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  • Writer's pictureErin Kasparek

Top 5 Things All Women Should Know About Their Health

Updated: Jan 22

Women are often described as caregivers, but rarely take time to care for themselves even though they deserve it! Read below for a few women’s health tips that may change your outlook on common health concerns.

1. Dietary fiber has many roles.

The most familiar role is in keeping the digestive tract moving regularly, preventing excess bloating, cramping, and abdominal pain. In the long-term, this regularity reduces the risk of colon cancer. Once consumed, fiber absorbs water and expands helping us to feel fuller longer. It also slows down the absorption of sugars after eating, contributing to lower blood sugar levels and preventing hypoglycemia and type II diabetes. The relationship between fiber and hormonal health is less well-known yet equally important. In the intestine, soluble fiber binds to estrogens that the body is trying to excrete through stool. Without high fiber content in the diet, estrogens are re-absorbed and recirculate in the bloodstream. An increase in estrogen load predisposes women to estrogen-related cancers such as ovarian, uterine and breast cancer. It also affects the quality of the menstrual cycle and fertility.

2. Weight loss isn’t only about food in versus activity out.

Hormones control appetite, body composition and energy levels – all three of these can lead to excess weight gain or dissatisfaction with body shape. The main players:

  • Lack of high-quality, restful sleep can cause the appetite to increase. The hormone ghrelin turns on appetite, and more is released when we are tired. The opposite hormone, leptin, tells your body when it is time to stop eating. Leptin is lower in cases of sleep deprivation.

  • Thyroid hormones manage our metabolic speed. When thyroid hormones are not being produced in sufficient quantity, we feel more tired, move more slowly, feel colder, experience dry skin or hair loss and tend to gain weight.

  • Chronic stress = elevated cortisol -> weight gain. When the body perceives a threat for a long enough period of time, the fight/flight response tells our bodies to further store more energy in the form of adipose tissue for impending dangerous situations. Mental and emotional stress are interpreted the same way, but do not include any running or kickboxing, so we end up accumulating excess weight.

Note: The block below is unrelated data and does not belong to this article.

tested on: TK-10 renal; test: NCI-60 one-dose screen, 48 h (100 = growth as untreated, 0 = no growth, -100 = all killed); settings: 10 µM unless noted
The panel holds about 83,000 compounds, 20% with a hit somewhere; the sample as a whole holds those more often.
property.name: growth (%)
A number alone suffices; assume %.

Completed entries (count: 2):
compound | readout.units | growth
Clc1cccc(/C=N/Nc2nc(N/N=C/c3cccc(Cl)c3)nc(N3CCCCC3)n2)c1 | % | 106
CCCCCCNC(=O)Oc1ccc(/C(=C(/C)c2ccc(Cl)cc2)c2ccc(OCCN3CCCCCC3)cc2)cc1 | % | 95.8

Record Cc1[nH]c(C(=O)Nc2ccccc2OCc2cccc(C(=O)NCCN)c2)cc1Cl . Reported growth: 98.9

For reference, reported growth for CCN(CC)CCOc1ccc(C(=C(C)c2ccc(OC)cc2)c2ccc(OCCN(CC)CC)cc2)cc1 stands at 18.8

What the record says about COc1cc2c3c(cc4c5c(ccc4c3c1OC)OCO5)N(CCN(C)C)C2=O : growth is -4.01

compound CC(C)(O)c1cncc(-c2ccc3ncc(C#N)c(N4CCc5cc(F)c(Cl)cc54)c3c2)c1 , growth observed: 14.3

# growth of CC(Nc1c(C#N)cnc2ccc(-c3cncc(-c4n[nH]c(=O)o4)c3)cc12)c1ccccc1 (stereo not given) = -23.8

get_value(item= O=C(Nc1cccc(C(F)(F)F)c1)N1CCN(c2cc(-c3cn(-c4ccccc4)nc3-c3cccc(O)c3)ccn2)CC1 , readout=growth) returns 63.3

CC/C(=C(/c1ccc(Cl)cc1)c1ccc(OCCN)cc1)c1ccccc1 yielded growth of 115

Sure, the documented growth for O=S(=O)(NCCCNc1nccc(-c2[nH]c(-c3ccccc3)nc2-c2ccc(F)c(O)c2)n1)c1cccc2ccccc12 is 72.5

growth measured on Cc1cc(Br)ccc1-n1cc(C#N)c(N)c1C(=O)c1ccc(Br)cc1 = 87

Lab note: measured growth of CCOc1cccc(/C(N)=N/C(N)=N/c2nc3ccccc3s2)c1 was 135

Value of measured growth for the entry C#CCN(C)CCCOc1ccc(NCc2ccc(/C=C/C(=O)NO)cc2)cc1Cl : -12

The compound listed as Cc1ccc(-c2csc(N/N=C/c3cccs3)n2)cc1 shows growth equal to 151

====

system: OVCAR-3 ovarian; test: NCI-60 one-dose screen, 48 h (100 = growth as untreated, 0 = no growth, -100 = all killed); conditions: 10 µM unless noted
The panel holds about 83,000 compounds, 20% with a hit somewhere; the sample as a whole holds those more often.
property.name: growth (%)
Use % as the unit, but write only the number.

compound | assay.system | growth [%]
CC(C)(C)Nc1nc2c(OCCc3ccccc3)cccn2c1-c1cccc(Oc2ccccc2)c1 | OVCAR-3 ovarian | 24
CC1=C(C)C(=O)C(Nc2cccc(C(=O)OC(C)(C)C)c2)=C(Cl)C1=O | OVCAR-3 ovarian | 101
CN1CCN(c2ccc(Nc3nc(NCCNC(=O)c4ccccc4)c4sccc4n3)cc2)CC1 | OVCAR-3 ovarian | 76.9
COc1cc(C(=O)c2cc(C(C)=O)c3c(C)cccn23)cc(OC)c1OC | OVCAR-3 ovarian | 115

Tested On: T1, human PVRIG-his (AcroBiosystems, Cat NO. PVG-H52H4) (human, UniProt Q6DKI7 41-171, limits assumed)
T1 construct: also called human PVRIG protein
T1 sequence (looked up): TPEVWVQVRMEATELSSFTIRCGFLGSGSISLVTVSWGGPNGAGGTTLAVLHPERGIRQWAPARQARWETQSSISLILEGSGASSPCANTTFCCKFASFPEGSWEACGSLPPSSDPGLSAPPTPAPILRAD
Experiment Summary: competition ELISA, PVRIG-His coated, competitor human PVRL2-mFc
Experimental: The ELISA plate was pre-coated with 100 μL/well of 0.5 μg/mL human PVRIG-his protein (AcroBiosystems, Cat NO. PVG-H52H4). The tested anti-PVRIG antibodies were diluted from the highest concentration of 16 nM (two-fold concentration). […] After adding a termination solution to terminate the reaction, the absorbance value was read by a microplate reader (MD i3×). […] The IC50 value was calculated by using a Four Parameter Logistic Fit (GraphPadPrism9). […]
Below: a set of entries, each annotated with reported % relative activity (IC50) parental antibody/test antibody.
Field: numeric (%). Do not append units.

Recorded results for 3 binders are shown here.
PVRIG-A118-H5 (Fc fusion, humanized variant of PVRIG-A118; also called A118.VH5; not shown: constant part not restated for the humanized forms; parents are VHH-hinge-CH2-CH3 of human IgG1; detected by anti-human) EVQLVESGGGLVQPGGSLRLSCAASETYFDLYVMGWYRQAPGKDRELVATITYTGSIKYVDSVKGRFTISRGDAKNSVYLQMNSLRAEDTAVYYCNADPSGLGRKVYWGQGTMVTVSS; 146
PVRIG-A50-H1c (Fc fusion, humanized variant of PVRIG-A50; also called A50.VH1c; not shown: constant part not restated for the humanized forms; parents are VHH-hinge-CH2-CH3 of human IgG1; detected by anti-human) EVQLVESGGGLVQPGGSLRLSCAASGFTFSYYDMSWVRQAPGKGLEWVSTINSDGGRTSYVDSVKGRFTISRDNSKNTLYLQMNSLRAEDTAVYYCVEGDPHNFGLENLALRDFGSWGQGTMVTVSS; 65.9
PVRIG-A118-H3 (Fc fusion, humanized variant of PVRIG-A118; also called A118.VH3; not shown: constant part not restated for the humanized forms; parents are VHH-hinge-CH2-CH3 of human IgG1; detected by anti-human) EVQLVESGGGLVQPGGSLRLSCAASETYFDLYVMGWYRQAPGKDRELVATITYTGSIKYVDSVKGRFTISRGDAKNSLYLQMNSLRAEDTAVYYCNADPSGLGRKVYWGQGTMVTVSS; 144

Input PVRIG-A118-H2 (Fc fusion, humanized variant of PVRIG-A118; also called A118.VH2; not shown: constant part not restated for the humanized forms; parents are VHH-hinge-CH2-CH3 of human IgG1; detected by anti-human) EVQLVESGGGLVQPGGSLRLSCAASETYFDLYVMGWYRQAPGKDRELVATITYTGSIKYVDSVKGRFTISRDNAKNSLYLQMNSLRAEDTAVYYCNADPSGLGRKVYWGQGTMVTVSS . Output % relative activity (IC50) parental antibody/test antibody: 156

3. Menstrual Painand Menopausal Symptoms Are Avoidable.

Cramping, heavy flow, hot flashes, mood swings… these are all symptoms of our bodies attempting to cope with fluctuations in female hormones. Although most women are affected by at least one of the above symptoms, these are not considered “normal”. Believe it or not, you are not obligated to experience the above just because you are a woman. Through modification of diet, activity levels, and hormonal status, menstrual health can be improved, fertility optimized and quality of life increased along with the resolution of uncomfortable hormonally-induced changes.

4. The Birth Control Pill is Just One Option.

If you feel uncomfortable taking synthetic estrogen and progestin on a daily basis over a long period of time, but are still interested in effective family planning, perhaps an exploration of alternative options is in the cards. A few options include

  • Intrauterine device (IUD), which is available with or without local hormones

  • Multiple options in terms of barrier protection

  • The Fertility Awareness Method, which is a program where women monitor their cycles and use barrier protection or abstinence around the most fertile times. Another variation of this is the Justisse Method. By monitoring body temperature, cervical mucus and position, women are able to track their menstrual pattern and accurately predict fertility status.

5. Chronic Disease Prevention is Within Your Control

Genetics are a blueprint that we inherit and from which the instructions of our future health are based upon. Although genetic predisposition is an important determinant of health, it is our diet and lifestyle factors that affect which of those blueprint instructions will be encoded and realized as health outcomes. Lifestyle factors such as regular sleep, daily movement and a whole foods based diet have been shown to significantly impact health in the long term.



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